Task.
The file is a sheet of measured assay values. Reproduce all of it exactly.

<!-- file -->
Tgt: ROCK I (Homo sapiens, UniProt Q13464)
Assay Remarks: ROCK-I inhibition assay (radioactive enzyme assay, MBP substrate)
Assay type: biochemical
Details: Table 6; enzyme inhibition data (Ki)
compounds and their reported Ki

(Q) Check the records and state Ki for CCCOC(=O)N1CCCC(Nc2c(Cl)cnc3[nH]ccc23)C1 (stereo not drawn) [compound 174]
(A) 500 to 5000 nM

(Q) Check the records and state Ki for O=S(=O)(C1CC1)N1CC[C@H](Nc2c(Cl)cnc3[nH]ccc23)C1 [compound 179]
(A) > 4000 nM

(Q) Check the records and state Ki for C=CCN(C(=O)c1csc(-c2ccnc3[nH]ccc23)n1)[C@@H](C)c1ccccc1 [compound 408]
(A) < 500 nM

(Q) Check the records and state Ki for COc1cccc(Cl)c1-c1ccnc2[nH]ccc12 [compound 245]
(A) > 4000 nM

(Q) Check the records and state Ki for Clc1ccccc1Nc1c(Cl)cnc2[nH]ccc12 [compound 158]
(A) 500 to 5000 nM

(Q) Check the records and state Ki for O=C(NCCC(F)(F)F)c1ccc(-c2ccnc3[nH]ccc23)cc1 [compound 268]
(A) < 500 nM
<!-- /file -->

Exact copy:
Tgt: ROCK I (Homo sapiens, UniProt Q13464)
Assay Remarks: ROCK-I inhibition assay (radioactive enzyme assay, MBP substrate)
Assay type: biochemical
Details: Table 6; enzyme inhibition data (Ki)
compounds and their reported Ki

(Q) Check the records and state Ki for CCCOC(=O)N1CCCC(Nc2c(Cl)cnc3[nH]ccc23)C1 (stereo not drawn) [compound 174]
(A) 500 to 5000 nM

(Q) Check the records and state Ki for O=S(=O)(C1CC1)N1CC[C@H](Nc2c(Cl)cnc3[nH]ccc23)C1 [compound 179]
(A) > 4000 nM

(Q) Check the records and state Ki for C=CCN(C(=O)c1csc(-c2ccnc3[nH]ccc23)n1)[C@@H](C)c1ccccc1 [compound 408]
(A) < 500 nM

(Q) Check the records and state Ki for COc1cccc(Cl)c1-c1ccnc2[nH]ccc12 [compound 245]
(A) > 4000 nM

(Q) Check the records and state Ki for Clc1ccccc1Nc1c(Cl)cnc2[nH]ccc12 [compound 158]
(A) 500 to 5000 nM

(Q) Check the records and state Ki for O=C(NCCC(F)(F)F)c1ccc(-c2ccnc3[nH]ccc23)cc1 [compound 268]
(A) < 500 nM